Tuesday, March 25, 2008

Tournament "Home" Games

In the interest of full disclosure, I'm a Georgetown fan. The collapse on Sunday against Davidson was brutal, but to those of us who watched the Big East championship game against Pittsburgh, not altogether unpredictable. Also, as a Minnesota Vikings fan, I'm used to my favorite teams coming up short in important games.

But I do have a problem with (at least) one aspect of the NCAA tournament committee and their rules. There's this idea that teams can't play on their own home court, regardless of seed. That's lovely, and I get that you shouldn't have most teams play on their home courts. But #1 and #2 seeds have earned the right to play some games in "their house." With at least one set of games almost always in North Carolina (one first round and second round set this year), it's obvious that Duke or UNC is going to get what essentially constitutes a home game if they grab a #1 seed. Nobody has really questioned the fact that UNC doesn't have to leave the state of North Carolina until the Final Four, but Georgetown and Duke played on courts substantially closer to their opponents' schools.

Davdison is just over 100 miles from Raleigh, where they faced Georgetown. Georgetown's campus, meanwhile, is 250 miles away. And the "in-state" versus "out-of-state" difference is more substantial than you might think. When #15 Coppin State defeated #2 South Carolina in 1997, I didn't care where in Maryland Coppin State was located, just that a Maryland team had pulled a big upset. At these games, where the underdogs already get extra cheers, an in-state team will get even more support, and the only people cheering for Georgetown on Sunday were students, alumni, and people who had a lot of money riding on the Hoyas.

I include Duke in this argument because I really hate Duke, and I hope their inclusion will give some merit to my point of view. Duke is only about 80 miles farther from Washington, D.C. than West Virginia, but DC happens to be very close to College Park, where the University of Maryland takes residence. You'll be hard-pressed to find a Maryland fan who wouldn't cheer for a North Korean team against Duke.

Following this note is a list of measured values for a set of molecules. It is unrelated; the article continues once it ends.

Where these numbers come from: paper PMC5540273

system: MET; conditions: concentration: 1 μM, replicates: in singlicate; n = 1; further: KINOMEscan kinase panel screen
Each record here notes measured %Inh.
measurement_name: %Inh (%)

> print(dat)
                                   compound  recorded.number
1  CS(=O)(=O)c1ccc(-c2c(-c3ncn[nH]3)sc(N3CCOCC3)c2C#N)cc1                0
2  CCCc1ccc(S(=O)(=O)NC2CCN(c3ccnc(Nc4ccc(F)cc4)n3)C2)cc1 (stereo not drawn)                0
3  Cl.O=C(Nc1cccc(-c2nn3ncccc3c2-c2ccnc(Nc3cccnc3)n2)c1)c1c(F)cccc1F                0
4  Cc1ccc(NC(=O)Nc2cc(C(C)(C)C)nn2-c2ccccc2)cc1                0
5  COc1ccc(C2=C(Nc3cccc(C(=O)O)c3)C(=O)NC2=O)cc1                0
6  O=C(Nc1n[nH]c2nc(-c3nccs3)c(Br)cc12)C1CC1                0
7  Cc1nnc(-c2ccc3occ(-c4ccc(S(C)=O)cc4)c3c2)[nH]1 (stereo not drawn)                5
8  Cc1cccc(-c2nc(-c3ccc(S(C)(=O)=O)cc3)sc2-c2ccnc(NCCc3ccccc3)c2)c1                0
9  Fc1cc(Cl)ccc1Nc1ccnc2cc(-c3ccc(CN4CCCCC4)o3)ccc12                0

But then where should these #2 seeds played? How about at each other's locations? Put Georgetown on their home floor in DC, and let Duke play down the street from their campus at N.C. State's gym in Raleigh. The "pod" system from a few years ago that has apparently been scrapped wasn't a bad idea. Giving the top 4 seeds in the tournament the opportunity to play in front of friendly crowds was a reasonable goal, and generally an attainable one. I get that the logistics behind scheduling true home games for these teams on 2-4 days notice is daunting, but when you've already got the locations booked, I think the tournament committee should do their best to put those top seeds in their local regions.

Would it have made a difference if Sunday's game was played in DC? Maybe, maybe not. Stephen Curry is obviously a tremendous talent, and it seemed like he became unstoppable when he figured out Georgetown's defense in the second half. And even in DC, you'd find a lot of those classic underdog fans, so Davidson would still get plenty of cheers. So maybe I'd still be lamenting the Hoyas' lack of second half defense and frustratingly frequent turnovers today. And it certainly looked like West Virginia was simply the better team against Duke.

But as it stands, #1 and #2 seeds are only marginally valuable in that you get a very winnable first round matchup. An entire season of extremely high caliber performance should warrant a little bit of accommodation in the championship tournament. And make no mistake, your #2 seeds were all tremendous teams this season. Georgetown, Texas, and Tennessee all won at least a share of their conference's regular season titles, and Duke won 27 games and finished the ACC regular season behind only the overall #1 seed in North Carolina.

In most other sports, you get to play at least your early postseason games in your own gym/stadium. It's not unreasonable that NCAA basketball go in a similar direction.

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